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African Women and the
British Health Service


Sylvia Owusu Nepaul

Sylvia Owusu Nepaul is a former nurse, midwife, and administrator. She was born in Nottingham to Ghanain parents in the '60s. In her interview, she discusses living in the Midlands, being fostered, and her memories of the National Front and the rise of fascism in the UK. Sylvia also reflects on the greatest challenges and highlights of her NHS career.


"When we went to school, myself and my brother were the only black children there. Going to school, was difficult, it was difficult. I think we came from a generation where our parents were taught to do as they were told and so they were kind of trying to instil that into us. So even if we felt that we were being hard done by, by the teachers and all the children, we just ‘put up and shut up’ so to speak. There was a lot of kids running around the school, calling us the N-word, and ‘Blackistani’ – I’d never heard of that one before. But there was one kid that called us that all the time. They used to chase us around the playground. It wasn’t nice. Even when we went to secondary school, I think there was about 4 or 5 of us there, even though Nottingham was becoming a little bit more cosmopolitan. We went to a Catholic school so there wasn’t really many black people there."

"It was very difficult times looking back on it because the teachers and the other children didn’t know how to adapt to us."


"Originally, I wanted to be a musician. I had to assimilate into an educational society where you must make sure that you have got a good career before you do anything that you really want to do. I think that is a general consensus of African parents because they feel that education is hard to come by in other countries where you have to pay for it. My parents encouraged me to do something academic. My mother was a nurse and a midwife so she trained here in England. She kind of encouraged me to go into the health field. I did a sports course where I wanted to be a sports teacher. I did lots of things really that were away from the health field, but still somehow ended up in the NHS."



"So, I’ve been in the NHS since 1988. The hardest part has been in my midwifery career, which I started in 1991. Women in general, because they are in pain, they are in a situation they can’t control, sometimes are very volatile. I think sometimes their pain exacerbates how they really are in person. Some of the things that they might curb as an individual because it’s not politically correct, because they’re in pain, or they’re using ‘gas and air’, gives them the right to say the things that they wouldn’t normally say. I’ve had people say that they don’t want to be looked after by black midwives – “Don’t want you in here”, “Don’t like black people”, “Don’t want your hands on my wife’s whatever”. That’s hard."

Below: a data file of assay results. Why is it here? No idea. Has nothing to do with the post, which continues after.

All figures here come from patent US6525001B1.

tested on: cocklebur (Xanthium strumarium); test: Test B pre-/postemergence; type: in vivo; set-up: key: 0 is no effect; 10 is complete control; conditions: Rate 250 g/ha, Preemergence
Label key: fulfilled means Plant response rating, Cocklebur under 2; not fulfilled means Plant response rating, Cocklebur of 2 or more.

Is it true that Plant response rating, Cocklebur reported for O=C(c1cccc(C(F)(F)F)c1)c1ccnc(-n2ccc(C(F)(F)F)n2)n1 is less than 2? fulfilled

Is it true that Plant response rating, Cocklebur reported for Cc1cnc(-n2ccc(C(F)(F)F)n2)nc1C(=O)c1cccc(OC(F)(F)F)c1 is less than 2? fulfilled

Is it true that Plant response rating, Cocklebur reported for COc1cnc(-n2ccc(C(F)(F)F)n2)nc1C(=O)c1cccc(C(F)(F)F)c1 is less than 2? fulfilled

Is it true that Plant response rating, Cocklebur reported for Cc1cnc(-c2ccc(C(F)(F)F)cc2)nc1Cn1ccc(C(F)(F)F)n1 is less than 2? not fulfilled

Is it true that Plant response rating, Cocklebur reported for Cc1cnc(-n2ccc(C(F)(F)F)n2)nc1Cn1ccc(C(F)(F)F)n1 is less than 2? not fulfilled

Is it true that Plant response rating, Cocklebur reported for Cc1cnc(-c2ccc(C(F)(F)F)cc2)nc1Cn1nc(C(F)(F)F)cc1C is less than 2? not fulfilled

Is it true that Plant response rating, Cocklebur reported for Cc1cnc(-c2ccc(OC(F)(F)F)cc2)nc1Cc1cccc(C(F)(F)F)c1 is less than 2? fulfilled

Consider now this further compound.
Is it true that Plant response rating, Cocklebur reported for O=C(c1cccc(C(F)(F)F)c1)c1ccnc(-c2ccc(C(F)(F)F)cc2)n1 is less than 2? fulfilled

"Yes, it was commonplace. It was a time of Margaret Thatcher and high unemployment and I think people were always looking for somebody to blame, pretty much like it is now. It was a very scary time because people were very impressionable. People [would go] to football matches and they’d be recruited into the National Front. I remember when I was at school, there was a young lad by the name of Vincent and he came to school dressed up in the Nazi suit. I said to him,  “Why, why are you dressed like that?” and he said, “Because hail Hitler and the Nazis are the best”. I said “But I thought you were my friend”, he says “I am your friend but Nazis are the best and we need to get rid of everybody else”. That was when I was at primary school. But again when I was a teenager, you would be walking through town and there’d be the National Front marching and you’d have the anti-fascists - it was very, it was very volatile times. It was very scary."


"I would say stand your ground. Know that you are as good as the next person. I actually watched on the news, I think it was just yesterday, where they were saying that black people are being encouraged by employees to change their name to get better jobs; I would say know your roots, know exactly where you’re coming from, tell them your name full, outright and if they don't give you the job, fair enough but if you've done your best, then obviously it's not the job for you."

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